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From: Callie (71.55.31.178)
Subject:         Welcome and some help I hope
Date: February 26, 2009 at 3:42 pm PST

In Reply to: Trouble housebreaking posted by Annie on February 26, 2009 at 6:37 am:

Welcome Annie!!

Yes, for *sure* male dogs can get UTIs just as easily as females. The only reason a female can sometimes get one "easier" is simply because the male genitalia is a bit more "protected" but this dog could honestly have even gotten a UTI from mom in utero!!

How much does he DRINK? That's the first question I'd ask. Not to sound silly but what goes in has to come out.

SOME dogs seem to understand inately that the more they drink the LESS it burns to pee (and a UTI **does** burn -- don't know you so maybe you've had one maybe not).

SOOO those dogs will often drink constantly -- or *at the very least* they will come right in from outside and tank up at the water bowl again (and maybe have accidents along the way).

HOWEVER -- on the other paw, you don't say how 'big' these accidents are. And that can be a huge question also -- simply because the dogs who don't drink, may have really dark stinky urine (which may make a *tiny* 2-3 drop 'accident' seem HUGE because the smell may be so overpowerding.

And sometimes you will see them literally bob along peeing a few drops here... walking a few steps ... going *again* and then on and on simply because they feel that urge to "go" constantly.

It can be tough to get a sample here --- but at this point I'd ask you if in the accidents you clear up is there ANY blood?? Because a dog who is straining to go (because of the infection and that 'pressure' that makes them feel like they have to go constantly) may actually bruise the kidneys and cause drops of blood to appear.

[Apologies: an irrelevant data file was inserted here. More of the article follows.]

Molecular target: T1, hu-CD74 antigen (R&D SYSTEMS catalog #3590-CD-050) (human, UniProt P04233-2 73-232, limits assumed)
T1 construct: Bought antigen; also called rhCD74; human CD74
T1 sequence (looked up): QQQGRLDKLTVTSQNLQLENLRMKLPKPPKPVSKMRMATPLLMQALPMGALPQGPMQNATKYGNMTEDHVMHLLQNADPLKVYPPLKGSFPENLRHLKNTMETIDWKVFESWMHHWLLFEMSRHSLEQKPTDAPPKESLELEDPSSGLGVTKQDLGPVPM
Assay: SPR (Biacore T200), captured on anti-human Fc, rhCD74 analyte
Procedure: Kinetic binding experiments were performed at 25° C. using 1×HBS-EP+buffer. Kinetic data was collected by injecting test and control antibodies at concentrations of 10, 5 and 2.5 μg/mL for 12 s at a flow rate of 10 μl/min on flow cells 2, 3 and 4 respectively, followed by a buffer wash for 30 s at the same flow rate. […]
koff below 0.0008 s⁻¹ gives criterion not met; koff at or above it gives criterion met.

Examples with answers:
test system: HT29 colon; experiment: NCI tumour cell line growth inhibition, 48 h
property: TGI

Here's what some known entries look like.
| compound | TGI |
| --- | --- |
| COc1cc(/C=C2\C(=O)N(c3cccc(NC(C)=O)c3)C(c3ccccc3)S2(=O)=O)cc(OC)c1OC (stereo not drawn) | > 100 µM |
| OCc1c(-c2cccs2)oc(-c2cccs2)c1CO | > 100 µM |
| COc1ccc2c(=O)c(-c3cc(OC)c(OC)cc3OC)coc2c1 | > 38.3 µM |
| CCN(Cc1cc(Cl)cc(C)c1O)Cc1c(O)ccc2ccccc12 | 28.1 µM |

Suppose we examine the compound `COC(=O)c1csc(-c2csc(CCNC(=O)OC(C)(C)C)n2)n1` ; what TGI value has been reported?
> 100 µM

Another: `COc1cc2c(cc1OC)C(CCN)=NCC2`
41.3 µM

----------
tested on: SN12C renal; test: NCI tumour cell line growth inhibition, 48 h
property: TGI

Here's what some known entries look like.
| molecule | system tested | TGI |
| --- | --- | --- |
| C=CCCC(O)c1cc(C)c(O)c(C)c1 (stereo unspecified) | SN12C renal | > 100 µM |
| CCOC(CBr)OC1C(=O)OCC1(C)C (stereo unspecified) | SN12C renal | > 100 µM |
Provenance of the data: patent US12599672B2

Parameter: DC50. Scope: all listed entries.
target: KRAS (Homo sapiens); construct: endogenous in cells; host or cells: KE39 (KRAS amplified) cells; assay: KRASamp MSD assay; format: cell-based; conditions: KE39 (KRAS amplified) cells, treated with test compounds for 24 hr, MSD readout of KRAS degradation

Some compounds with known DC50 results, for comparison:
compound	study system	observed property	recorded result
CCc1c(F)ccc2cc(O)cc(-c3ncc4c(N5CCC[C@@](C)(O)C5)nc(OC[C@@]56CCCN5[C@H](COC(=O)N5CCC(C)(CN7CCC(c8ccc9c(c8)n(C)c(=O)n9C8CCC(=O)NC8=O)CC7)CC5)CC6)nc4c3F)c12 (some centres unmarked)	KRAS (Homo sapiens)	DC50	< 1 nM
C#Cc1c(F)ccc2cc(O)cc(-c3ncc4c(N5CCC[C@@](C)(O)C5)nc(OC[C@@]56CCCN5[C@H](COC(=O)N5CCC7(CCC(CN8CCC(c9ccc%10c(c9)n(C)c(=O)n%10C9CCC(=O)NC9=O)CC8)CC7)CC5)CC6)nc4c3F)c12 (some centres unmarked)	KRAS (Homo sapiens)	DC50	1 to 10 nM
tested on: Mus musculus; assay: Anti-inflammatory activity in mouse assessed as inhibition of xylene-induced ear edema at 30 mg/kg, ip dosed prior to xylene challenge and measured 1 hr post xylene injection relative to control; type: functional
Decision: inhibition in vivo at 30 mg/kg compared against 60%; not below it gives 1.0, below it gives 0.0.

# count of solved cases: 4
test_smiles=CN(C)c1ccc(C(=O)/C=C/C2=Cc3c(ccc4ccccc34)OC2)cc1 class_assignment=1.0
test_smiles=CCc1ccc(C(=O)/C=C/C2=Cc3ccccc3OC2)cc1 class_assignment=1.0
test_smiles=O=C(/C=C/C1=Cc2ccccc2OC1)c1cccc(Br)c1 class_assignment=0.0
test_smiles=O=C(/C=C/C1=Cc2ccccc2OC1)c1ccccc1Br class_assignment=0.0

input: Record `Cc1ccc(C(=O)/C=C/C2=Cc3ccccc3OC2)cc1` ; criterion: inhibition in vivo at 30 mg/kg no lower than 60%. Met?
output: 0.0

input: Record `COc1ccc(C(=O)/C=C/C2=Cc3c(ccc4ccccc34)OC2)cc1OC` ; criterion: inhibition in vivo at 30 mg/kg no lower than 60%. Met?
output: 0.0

So -- frankly your first stop has to be the vet. IF you can catch a sample it may be easier.

The other thing to do, starting as soon as you read this message, is to measure how much this dog drinks.

That can be difficult particularly if you have other dogs (again, sorry, I don't know you) but with four dogs, I have two that can run a UTI in a heartbeat ... soooooooooooooo, my "water bowl" is an Anchor Hocking 2 quart clear glass bowl with gradients on the side SO I can keep track on any given day of how much water is being drunk. I keep the danged bowl in the bathroom off the living room in as "central" a location as I can find simply so I can notice who is slurping water **again**.

My husband and I literally coordinate water bowl duty so that we always tell each other if the bowl is being filled at an abnormal hour *just because* we have to keep track of it. If I know more water is being consumed than "normal" then we're both watching to see WHO is drinking more.

My point is -- it can be an effort, but keeping track of how much water is consumed (if this is your only dog MEASURE it before you set it down and when you pick it up again see how much is gone).